Complex Organizations operate under a different ruleset than the traditional thinking suggests. Namely, emergence, non-determinism and non-linearity are typical traits of an enterprise’s actual behavior.
One important step in the transformation journey is to understand the actual Drivers in the organization. Drivers are the key leverage points that can be either amplified or attenuated to produce some significant effect on the rest of the organization. A driver can be an actual person, a practice, a process of adding or relaxing a constraint, etc.
To understand the dynamics of a complex organization, let’s consider some crucial aspects of enterprise nature:
Uniqueness. No to product development organizations are alike. Difference are substantial and therefore drivers and the ways they work require contextual validation in a specific enterprise. In other words, if introducing explicit WIP-limits was a decisive driver for organization A, that same factor may have limited or no effect in organization B.
Emergent Properties. Often it’s not our usual suspects that affect the outcomes, but cumulative effect of a significant number of factors, none of which could individually produce it (see Emergent Properties and Second-Order Thinking articles for more information). This is critical to avoid overly simplistic, mechanistic view of reality.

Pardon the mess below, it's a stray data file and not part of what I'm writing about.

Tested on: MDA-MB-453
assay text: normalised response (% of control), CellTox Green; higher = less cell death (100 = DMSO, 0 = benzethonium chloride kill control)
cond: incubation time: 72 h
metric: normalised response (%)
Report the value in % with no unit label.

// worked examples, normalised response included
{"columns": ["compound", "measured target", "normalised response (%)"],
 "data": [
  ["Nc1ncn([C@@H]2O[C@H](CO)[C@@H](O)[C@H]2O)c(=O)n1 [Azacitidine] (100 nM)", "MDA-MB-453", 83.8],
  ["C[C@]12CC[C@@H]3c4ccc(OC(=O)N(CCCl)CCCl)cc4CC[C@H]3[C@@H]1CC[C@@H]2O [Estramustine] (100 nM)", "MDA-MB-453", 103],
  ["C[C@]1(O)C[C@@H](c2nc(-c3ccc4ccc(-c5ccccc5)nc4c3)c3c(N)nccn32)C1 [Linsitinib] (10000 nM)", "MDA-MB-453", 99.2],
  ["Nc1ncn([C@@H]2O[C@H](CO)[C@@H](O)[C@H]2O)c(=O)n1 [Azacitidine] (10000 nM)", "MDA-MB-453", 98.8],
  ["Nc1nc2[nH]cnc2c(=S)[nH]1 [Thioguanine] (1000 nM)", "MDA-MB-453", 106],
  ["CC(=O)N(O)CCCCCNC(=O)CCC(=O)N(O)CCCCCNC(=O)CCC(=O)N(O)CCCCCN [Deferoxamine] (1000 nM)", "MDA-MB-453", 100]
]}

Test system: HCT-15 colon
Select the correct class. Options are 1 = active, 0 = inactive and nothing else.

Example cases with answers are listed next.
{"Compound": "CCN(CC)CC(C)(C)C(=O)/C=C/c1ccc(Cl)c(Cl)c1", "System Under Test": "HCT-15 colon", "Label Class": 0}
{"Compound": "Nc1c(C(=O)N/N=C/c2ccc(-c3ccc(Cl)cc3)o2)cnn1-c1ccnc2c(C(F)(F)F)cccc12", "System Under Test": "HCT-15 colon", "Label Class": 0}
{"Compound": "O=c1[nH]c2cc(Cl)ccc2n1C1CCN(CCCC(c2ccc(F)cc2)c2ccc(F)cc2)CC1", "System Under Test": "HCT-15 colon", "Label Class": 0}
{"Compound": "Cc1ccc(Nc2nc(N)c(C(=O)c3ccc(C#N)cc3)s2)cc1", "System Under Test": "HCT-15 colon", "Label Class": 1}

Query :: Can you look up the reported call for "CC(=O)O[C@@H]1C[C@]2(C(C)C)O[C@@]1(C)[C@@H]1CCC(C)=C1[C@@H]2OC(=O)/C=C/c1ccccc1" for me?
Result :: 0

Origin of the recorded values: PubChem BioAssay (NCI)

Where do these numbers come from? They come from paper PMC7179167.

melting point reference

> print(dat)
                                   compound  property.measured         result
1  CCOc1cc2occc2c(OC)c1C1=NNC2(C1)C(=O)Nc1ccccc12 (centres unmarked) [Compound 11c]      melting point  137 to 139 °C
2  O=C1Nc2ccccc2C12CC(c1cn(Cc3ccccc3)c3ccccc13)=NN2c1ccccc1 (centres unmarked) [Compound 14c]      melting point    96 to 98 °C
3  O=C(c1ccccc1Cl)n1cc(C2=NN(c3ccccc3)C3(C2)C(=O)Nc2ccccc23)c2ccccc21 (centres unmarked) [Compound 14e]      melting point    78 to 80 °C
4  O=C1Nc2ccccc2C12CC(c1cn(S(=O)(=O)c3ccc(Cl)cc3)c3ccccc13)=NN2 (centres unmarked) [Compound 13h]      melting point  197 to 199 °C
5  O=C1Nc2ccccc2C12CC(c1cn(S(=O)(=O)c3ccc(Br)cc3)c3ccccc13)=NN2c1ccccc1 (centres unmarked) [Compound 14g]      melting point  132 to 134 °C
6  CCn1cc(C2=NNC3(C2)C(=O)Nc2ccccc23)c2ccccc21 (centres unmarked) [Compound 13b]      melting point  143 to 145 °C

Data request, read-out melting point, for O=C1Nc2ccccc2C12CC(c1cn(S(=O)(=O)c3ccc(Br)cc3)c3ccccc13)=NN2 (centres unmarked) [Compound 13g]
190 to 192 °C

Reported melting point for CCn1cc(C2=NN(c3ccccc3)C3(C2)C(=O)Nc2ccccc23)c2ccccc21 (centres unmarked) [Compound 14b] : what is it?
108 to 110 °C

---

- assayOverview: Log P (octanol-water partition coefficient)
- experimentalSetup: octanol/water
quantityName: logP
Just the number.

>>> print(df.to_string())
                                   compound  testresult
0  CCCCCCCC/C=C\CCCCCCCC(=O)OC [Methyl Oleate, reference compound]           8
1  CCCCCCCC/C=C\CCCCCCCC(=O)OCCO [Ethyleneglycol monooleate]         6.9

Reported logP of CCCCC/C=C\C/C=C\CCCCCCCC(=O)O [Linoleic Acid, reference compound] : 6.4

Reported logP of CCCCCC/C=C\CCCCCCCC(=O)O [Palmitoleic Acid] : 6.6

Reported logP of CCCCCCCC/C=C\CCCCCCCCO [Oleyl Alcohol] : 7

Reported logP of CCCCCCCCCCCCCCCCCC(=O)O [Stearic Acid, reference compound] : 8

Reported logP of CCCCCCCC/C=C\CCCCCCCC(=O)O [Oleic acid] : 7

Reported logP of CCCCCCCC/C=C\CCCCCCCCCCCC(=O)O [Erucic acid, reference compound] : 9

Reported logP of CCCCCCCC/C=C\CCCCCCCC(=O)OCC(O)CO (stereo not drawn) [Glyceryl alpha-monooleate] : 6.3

Time Sensitivity. The fact that certain benchmarks were established (practices adopted, quality standard achieved, etc.) usually does not imply sustainability. Moreover, practice shows that unless practices are specifically treated in terms of sustainability, they quickly deteriorate (see Building Organizational Habits).
Propensity (rather than certainty). It is rather useful to think of organizational dynamic as a process with multiple probable outcomes rather than a single future state. Such exact probabilities are hard to calculate in principle, but the very idea of departing from the “single-best-outcome” mentality is incredibly useful to every organization.
Empirical Richness. Empirical evidence provides plethora of information that is in principle impossible to arrive at speculatively. Organizational learning is impossible without experimentation and empirical validation of the hypothesis. See Empirical Mindset for more information on the topic.
Incoherence. Complex systems (like product development organizations) consist of multiple interacting “agents” (in our case: knowledge workers). It is incorrect however to assume that motivation and goals of all agents fully coincide.
All of this is not to say that there is no way to predict anything about the organization’s future. We can and should apply reason to analysis of organizational dynamics. However, with the predominant naive reductionist view of reality, such speculation can be incredibly dangerous, predicated on false assumptions of determinism and linearity.
Ⓒ Org Mindset, LLC